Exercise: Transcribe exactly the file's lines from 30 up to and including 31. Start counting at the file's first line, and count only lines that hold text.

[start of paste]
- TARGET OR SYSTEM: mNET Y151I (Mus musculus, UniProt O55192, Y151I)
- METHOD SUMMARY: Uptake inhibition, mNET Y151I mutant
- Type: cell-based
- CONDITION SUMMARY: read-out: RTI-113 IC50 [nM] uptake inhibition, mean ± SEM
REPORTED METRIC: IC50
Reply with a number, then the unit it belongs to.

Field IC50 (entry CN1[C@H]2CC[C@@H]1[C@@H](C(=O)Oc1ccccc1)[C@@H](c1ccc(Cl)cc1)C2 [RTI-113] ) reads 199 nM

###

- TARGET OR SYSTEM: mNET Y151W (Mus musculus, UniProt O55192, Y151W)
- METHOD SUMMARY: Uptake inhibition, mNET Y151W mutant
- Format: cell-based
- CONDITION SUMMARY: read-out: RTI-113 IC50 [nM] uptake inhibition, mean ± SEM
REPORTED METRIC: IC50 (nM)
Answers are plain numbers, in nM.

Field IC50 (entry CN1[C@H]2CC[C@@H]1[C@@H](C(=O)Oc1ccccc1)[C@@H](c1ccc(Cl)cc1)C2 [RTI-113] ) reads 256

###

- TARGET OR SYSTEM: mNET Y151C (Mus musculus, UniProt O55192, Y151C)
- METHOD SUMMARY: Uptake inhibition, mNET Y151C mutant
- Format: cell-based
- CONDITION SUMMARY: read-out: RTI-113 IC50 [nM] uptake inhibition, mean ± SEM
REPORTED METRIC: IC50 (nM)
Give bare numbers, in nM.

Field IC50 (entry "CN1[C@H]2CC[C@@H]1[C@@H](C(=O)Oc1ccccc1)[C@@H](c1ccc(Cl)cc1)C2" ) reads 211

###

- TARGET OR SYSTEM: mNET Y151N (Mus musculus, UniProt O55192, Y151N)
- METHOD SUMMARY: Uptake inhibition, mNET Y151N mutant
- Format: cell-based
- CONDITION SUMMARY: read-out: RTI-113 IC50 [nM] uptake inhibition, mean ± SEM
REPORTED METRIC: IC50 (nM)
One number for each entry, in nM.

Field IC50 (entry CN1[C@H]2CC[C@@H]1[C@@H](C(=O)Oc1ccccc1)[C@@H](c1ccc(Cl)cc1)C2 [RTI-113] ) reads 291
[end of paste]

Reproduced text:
One number for each entry, in nM.

Field IC50 (entry CN1[C@H]2CC[C@@H]1[C@@H](C(=O)Oc1ccccc1)[C@@H](c1ccc(Cl)cc1)C2 [RTI-113] ) reads 291